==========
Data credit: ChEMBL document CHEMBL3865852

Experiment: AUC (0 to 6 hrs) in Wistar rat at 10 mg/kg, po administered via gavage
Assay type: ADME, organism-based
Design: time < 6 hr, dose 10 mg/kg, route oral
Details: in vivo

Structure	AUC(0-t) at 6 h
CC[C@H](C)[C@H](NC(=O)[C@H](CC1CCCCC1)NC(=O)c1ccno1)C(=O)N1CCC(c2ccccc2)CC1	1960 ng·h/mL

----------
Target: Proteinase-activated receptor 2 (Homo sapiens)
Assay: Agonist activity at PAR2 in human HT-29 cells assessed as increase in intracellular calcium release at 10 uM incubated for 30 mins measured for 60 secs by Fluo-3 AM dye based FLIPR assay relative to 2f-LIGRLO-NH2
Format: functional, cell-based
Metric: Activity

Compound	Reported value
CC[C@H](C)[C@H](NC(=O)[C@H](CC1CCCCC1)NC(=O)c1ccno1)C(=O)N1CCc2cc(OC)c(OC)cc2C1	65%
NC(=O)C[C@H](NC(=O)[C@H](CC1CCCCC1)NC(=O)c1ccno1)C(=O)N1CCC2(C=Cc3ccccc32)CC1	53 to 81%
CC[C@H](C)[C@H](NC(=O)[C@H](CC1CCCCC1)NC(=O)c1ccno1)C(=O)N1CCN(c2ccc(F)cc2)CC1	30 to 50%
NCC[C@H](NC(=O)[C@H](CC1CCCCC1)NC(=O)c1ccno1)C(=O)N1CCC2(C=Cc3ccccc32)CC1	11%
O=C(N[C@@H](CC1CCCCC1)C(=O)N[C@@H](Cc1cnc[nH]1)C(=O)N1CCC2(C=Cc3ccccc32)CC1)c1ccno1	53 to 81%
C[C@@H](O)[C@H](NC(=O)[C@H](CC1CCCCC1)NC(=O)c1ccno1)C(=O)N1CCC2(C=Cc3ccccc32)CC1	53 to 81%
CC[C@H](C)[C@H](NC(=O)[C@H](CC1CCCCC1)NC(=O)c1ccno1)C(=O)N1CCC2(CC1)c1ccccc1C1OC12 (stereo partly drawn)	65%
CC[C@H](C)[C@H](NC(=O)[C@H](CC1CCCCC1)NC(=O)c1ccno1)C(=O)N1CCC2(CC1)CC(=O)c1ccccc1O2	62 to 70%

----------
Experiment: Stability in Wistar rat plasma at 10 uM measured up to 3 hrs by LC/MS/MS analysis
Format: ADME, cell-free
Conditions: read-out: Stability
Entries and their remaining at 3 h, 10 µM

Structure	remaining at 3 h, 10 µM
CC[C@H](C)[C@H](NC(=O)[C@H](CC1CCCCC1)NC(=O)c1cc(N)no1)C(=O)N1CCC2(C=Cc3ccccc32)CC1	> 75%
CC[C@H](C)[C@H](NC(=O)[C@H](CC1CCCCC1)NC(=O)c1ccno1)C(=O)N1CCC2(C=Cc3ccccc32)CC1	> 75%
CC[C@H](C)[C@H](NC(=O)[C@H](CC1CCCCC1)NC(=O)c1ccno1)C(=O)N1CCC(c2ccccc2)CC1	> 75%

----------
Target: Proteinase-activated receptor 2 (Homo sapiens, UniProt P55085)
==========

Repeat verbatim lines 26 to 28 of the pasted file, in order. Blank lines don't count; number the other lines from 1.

Entries and their remaining at 3 h, 10 µM

Structure	remaining at 3 h, 10 µM
CC[C@H](C)[C@H](NC(=O)[C@H](CC1CCCCC1)NC(=O)c1cc(N)no1)C(=O)N1CCC2(C=Cc3ccccc32)CC1	> 75%